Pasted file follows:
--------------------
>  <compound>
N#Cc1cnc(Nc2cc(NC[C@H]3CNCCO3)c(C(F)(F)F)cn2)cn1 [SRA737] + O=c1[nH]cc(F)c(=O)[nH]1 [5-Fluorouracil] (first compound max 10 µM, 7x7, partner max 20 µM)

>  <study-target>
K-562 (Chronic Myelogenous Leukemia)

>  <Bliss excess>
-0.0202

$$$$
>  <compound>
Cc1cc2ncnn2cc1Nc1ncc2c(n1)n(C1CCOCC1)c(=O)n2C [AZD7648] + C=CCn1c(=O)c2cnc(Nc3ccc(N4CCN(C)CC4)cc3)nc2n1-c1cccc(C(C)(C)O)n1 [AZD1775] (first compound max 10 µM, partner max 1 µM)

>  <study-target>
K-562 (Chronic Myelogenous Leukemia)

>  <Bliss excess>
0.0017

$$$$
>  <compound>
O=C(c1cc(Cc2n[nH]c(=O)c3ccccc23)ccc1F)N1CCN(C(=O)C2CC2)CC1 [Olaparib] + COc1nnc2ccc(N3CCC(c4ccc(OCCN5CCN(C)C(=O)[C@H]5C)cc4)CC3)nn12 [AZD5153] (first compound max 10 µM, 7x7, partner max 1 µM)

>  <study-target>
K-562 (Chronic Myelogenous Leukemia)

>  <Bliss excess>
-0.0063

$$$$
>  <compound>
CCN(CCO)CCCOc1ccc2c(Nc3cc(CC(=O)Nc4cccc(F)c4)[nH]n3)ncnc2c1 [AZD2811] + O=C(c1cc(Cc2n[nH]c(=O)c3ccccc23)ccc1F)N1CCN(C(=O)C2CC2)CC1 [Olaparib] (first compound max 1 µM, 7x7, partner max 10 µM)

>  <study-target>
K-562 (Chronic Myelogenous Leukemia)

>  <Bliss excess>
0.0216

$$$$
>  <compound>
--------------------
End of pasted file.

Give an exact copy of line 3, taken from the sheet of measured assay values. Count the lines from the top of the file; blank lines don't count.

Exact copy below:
>  <study-target>